Surprise: Those potentially exposed to Ebola resist quarantining

This should be perfectly intuitive for anyone who has had even fleeting exposure to human nature, but it is easy to suspect that an administration that reflexively bleats “science” in lieu of a cogent argument may lack the requisite experience to know that people will instinctively resist internment.

The media appeared certain that they had in nurse Kaci Hickox a figure they could transform into a victim of the imperious bully Chris Christie when she was involuntarily quarantined after returning to the United States from West Africa where she aided Ebola victims. In creating an object of pity out of Hickox, the press perhaps believed they could take some of the heat off of President Barack Obama who, in opposing the quarantining of those returning from West Africa, is on the wrong side of 80 percent of the public just days before a national election.

While in isolation, Hickox gave interviews insisting that her “human rights” had been violated when she was quarantined. After she tested negative for the virus, Hickox was allowed to travel to her native Maine where she promptly announced that she would refuse to abide by local self-quarantining regulations. Hickox intends to make a martyr of herself, and will mount a self-centered last stand in defense of her right not to be caged any longer.

“I will go to court to attain my freedom,” Hickox told ABC’s Good Morning America on Wednesday. In response to Hickox’s vainglorious crusade, Maine is apparently considering making its self-quarantining guidelines slightly less voluntary.

“We do not want to have to legally enforce in-home quarantine,” said Maine Department of Health and Human Services Commissioner Mary Mayhew. “We’re confident that selfless health workers who were brave enough to care for Ebola patients in a foreign country will be willing to take reasonable steps to protect residents of their own country. However we are willing to pursue legal authority if necessary to ensure risk is minimized for Mainers.”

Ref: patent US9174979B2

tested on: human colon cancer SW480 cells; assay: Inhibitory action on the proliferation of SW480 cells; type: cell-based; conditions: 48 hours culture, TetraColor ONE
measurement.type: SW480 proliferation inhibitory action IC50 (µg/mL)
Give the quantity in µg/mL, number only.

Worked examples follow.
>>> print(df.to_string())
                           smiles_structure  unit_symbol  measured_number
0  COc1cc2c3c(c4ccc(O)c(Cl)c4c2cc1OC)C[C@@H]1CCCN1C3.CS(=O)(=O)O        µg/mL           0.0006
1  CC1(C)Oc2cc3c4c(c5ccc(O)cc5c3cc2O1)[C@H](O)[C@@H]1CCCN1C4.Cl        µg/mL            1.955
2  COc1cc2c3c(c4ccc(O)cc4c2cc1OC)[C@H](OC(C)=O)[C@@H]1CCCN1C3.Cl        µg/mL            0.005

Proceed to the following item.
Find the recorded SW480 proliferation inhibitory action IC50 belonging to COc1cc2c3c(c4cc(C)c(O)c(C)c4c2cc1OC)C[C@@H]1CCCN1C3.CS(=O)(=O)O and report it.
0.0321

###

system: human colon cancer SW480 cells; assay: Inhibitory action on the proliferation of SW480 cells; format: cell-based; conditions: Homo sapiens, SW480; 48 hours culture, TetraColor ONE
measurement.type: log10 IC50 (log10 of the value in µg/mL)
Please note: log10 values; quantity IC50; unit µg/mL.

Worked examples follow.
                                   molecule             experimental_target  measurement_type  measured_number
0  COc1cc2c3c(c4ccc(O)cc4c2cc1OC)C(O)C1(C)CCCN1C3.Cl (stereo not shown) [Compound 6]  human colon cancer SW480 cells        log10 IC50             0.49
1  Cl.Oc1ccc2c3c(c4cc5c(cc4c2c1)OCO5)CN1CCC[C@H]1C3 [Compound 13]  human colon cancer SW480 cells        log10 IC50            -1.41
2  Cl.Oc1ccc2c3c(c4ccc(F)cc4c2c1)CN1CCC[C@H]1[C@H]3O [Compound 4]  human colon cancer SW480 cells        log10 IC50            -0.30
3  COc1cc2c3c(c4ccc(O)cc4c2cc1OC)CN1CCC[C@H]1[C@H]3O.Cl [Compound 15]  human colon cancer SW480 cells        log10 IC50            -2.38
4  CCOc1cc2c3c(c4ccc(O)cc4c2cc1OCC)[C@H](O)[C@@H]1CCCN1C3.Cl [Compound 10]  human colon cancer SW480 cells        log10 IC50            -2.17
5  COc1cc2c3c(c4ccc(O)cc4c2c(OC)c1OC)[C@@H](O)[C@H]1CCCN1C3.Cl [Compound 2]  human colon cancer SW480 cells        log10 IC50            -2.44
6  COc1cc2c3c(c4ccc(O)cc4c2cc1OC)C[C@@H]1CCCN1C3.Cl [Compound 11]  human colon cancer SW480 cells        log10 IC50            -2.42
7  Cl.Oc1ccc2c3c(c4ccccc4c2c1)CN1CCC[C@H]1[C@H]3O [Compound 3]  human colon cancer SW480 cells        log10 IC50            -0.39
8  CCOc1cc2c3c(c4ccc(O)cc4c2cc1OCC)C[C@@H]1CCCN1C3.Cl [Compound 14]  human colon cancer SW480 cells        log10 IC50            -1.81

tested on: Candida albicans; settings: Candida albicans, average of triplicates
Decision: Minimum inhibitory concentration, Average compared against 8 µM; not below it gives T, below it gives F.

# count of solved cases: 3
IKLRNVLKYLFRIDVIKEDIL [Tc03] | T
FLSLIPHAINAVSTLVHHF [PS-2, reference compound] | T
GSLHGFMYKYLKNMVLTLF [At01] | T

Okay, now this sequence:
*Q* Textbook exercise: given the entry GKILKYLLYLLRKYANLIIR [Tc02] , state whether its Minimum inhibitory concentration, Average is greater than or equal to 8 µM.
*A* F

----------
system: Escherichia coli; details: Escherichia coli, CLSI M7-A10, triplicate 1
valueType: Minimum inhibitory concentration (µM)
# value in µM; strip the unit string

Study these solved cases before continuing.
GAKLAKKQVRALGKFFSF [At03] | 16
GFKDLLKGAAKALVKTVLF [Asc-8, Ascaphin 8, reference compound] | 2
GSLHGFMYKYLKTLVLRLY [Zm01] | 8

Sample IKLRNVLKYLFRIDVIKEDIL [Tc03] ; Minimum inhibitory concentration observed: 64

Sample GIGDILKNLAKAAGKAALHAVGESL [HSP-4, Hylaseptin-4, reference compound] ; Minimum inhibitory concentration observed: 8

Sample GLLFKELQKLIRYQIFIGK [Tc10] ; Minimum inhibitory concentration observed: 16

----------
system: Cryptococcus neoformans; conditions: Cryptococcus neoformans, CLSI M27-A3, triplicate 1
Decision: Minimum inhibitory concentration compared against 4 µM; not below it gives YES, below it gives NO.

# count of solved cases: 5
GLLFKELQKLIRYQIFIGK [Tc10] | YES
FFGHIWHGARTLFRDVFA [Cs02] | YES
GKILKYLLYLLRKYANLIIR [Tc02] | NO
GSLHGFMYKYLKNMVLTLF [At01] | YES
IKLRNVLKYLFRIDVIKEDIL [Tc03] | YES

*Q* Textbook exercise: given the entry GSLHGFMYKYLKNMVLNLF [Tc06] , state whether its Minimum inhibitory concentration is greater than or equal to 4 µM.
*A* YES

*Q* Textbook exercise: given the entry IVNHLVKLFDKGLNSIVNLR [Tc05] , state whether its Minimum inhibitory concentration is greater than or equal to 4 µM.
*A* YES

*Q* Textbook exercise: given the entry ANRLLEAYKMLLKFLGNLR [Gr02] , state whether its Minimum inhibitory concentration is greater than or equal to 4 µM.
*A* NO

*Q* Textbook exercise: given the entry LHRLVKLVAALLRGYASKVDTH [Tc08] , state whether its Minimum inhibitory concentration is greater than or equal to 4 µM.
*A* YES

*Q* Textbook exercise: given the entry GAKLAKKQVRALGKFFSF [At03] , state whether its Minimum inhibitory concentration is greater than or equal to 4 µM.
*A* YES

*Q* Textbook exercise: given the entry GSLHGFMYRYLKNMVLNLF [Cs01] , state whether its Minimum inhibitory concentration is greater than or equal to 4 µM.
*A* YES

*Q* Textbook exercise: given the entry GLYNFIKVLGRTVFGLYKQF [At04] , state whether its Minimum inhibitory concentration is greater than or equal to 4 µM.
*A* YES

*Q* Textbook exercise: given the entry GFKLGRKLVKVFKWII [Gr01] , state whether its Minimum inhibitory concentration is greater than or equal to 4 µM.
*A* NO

Apparently, some of these “selfless” heroes are also fallible human beings who will not necessarily surrender to quarantining merely because it is deemed the course that best ensures the public safety.

It turns out that the honor system is also an imperfect tool for ensuring that potentially exposed health care workers give American investigators an accurate picture of just how likely they are to have spread the Ebola virus.

Dr. Craig Spencer, the American care worker who was discovered to be an Ebola carrier in New York City, initially told investigators that he had barricaded himself in his Harlem Home. Spencer “didn’t admit he rode the subways, dined out and went bowling until cops looked at his MetroCard the sources said,” The New York Post reported.

“He told the authorities that he self-quarantined. Detectives then reviewed his credit-card statement and MetroCard and found that he went over here, over there, up and down and all around,” a source said.

Spencer finally ’fessed up when a cop “got on the phone and had to relay questions to him through the Health Department,” a source said.

There is a reason why the ancient practice of isolating populations that are potentially infected with a deadly disease is a mandatory practice. People resist quarantining and they lie to investigators, even if they are aware that by doing so they could jeopardize others.

There is a reason why the public supports a more robust approach to the Ebola crisis, and they should resent being treated like unthinking brutes by the self-assured sophisticates in the press. It seems like the general public understands human nature far better than do arrogant news producers or the members of the administration to whom they are deferring.